constitutional interpretation. The moral legitimacy of basic
structure review rests on a rejection of majoritarian versions of
democracy and the adoption of a dualist model of deliberative
decision-making in a constitutional democracy. The sociological
legitimacy of the doctrine is, to a large extent, contingent on
the success of the moral and legal legitimacy arguments."34

Should the will of the people, as expressed by elected representatives


by a special constitutionally ordained majority be subject to the perceptions
of unelected judges of whether they destroy or damage "overarching
constitutional principles central to the identity of the Constitution?"
34. Id. at x.

Book Review: Democracy and Constitutionalism in India - A Study

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Krishnaswamy rightly questions the representative character of a Parliament


elected on the first past the post system. But as against the imperfectly
representative character of Parliament, in the reviewer's opinion, the judiciary
is completely unrepresentative. Krishnaswamy does not claim that the judiciary
in India is democratic, he proceeds on the basis that a democratic judiciary
would be "an institution which draws on all ranks of society, and where
access to legal education, information, legal advise and expertise, and a
legal career are all widely dispersed, rather than being the prerogative of a
small or relatively small group of people."35 Since this is Utopia, and since
judges are not appointed after Parliamentary ratification, it is clear that
Parliament is more representative than the judiciary.
To be fair, Krishnaswamy is not contending that the Constitution is
the property of lawyers and judges alone. While he disputes the theory of
Parliamentary sovereignty, the concept of popular sovereignty is accepted.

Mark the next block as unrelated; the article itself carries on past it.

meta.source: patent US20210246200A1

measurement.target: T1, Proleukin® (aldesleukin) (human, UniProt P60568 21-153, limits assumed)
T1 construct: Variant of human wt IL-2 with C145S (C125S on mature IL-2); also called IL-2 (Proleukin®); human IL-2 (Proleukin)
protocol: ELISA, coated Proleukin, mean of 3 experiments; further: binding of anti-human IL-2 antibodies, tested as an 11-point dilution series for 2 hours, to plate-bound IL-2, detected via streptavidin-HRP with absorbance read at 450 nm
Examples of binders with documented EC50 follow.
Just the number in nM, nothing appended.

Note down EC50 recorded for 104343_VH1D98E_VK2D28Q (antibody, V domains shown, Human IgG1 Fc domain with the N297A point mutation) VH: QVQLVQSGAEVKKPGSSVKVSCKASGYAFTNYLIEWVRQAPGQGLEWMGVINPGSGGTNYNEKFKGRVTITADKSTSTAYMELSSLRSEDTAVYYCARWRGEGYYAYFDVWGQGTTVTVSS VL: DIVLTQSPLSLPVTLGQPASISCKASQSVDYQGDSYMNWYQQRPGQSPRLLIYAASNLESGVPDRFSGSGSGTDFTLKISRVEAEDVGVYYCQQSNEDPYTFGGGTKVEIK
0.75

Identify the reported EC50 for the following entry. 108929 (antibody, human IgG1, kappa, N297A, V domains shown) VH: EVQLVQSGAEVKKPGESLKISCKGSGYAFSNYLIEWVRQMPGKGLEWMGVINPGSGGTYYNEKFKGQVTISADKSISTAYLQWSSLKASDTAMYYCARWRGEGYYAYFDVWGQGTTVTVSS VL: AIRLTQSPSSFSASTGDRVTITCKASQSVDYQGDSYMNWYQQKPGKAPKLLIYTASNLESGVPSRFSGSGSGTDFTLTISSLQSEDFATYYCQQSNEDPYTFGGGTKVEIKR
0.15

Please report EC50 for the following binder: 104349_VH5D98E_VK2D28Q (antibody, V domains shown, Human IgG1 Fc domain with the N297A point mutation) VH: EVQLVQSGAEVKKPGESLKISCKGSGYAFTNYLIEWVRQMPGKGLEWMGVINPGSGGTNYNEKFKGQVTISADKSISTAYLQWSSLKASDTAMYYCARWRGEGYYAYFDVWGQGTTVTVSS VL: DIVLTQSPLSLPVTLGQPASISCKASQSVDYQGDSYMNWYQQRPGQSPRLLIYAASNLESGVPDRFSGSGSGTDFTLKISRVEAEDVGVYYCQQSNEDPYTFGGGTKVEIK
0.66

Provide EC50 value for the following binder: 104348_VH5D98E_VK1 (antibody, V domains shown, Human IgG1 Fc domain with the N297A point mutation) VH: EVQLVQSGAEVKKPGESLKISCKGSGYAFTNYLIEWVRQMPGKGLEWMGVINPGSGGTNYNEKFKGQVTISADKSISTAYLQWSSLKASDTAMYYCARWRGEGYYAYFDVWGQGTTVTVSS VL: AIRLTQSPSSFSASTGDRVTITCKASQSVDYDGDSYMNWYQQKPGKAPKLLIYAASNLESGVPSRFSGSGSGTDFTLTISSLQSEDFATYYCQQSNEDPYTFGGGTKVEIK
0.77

By not addressing the relationship between constituent power and the nature
of sovereignty which he says is one that requires careful theoretical
elaboration, his concession that a popular sovereign can change the
Constitution is unconvincing.
He says that the basic structure doctrine acknowledges that the
Constitution can be radically changed by the people themselves. But how?
Only extra-constitutionally. The Constitution does not provide for a
referendum. Even if it were to be amended to provide for one, the Basic
Structure Doctrine would strike the amendment down, to the extent that it
enables a change in the basic structure. And so, only a popular uprising can
change the Constitution radically or replace it with a new one. This will be
an extra-constitutional Constitution. In order to legitimize this, then, the
only solution lies in borrowing one of two doctrines evolved by the Pakistan
'
Supreme Court: "revolutionary legality"36 or "necessity".37
If this is the only way a Constitution can be changed, there is something
wrong with constitutionalism. The Basic Structure Doctrine, thus, in the
opinion of the reviewer, is solely an elegant, sophisticated doctrine for lawyers
and judges. It is a hindrance to democracy and constitutionalism, which are
still works in progress.

35. Id. at 201.


36. The State v. Dosso & Another, (PLD 1958 ~upreme Court 533).
37. The Federation of Pakistan v. Moulvi Tamizuddin Khan, (PLD 1955 Federal Court 240).